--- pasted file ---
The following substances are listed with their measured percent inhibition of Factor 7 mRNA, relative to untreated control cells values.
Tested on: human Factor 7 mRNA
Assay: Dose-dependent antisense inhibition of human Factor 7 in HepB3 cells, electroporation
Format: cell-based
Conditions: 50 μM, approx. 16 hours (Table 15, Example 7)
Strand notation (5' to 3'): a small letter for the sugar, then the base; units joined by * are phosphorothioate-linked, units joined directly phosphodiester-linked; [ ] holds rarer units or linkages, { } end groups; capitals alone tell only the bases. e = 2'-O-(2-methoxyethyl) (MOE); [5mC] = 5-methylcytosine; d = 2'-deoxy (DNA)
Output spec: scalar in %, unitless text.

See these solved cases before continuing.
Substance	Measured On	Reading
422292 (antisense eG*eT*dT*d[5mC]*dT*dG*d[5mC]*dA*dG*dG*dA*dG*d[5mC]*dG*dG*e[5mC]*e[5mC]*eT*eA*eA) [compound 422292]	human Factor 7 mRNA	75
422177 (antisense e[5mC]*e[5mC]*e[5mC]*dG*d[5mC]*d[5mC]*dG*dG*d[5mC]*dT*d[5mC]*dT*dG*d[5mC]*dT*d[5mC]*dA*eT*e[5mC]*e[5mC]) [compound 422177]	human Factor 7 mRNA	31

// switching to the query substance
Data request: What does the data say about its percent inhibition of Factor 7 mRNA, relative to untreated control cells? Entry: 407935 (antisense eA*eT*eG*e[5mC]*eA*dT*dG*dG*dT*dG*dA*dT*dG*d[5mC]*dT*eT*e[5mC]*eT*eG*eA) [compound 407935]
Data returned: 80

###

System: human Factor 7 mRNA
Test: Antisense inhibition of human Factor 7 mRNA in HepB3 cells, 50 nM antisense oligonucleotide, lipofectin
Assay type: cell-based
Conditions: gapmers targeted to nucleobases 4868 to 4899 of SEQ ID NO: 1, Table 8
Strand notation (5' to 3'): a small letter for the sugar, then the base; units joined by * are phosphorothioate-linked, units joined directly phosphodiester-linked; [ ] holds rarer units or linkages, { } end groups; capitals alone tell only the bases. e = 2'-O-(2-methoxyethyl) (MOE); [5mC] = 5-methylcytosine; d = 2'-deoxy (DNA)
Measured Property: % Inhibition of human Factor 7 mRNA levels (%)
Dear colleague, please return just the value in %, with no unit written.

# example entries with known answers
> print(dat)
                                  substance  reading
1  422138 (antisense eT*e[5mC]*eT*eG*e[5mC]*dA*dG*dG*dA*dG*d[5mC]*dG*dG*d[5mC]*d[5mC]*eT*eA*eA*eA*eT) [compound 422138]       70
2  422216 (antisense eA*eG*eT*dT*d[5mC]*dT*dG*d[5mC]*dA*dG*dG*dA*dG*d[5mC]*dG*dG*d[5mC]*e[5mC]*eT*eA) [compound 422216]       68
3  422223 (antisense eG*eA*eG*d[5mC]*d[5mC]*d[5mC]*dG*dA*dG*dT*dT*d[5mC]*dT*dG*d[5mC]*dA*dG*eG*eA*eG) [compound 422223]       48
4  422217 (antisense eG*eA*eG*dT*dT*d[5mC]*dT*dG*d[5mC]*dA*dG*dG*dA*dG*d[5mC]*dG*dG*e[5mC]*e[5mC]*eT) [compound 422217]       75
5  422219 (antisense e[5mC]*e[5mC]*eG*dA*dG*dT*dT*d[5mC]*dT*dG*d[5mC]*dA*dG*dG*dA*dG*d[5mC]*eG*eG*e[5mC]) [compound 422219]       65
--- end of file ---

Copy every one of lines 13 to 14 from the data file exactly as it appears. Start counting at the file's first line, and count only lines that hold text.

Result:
Data request: What does the data say about its percent inhibition of Factor 7 mRNA, relative to untreated control cells? Entry: 407935 (antisense eA*eT*eG*e[5mC]*eA*dT*dG*dG*dT*dG*dA*dT*dG*d[5mC]*dT*eT*e[5mC]*eT*eG*eA) [compound 407935]
Data returned: 80